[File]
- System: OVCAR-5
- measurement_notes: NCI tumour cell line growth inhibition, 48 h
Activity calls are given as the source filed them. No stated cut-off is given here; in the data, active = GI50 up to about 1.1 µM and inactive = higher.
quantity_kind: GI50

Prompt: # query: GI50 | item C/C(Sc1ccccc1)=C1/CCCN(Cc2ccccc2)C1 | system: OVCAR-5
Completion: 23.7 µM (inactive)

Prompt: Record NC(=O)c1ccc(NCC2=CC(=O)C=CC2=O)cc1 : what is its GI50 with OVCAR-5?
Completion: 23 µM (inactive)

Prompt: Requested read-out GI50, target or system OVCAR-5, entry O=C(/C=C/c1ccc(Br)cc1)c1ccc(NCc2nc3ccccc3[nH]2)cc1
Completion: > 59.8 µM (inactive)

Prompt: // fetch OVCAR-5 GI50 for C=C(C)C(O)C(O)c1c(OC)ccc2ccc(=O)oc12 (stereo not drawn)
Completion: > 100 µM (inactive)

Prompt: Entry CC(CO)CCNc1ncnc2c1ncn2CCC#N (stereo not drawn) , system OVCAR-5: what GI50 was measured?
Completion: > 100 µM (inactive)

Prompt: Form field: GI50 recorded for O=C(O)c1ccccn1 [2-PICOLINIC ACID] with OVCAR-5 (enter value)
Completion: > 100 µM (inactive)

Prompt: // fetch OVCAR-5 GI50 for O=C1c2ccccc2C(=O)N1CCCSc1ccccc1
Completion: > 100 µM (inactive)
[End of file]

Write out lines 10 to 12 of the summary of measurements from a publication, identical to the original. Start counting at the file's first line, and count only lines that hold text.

Completion: > 59.8 µM (inactive)

Prompt: // fetch OVCAR-5 GI50 for C=C(C)C(O)C(O)c1c(OC)ccc2ccc(=O)oc12 (stereo not drawn)
Completion: > 100 µM (inactive)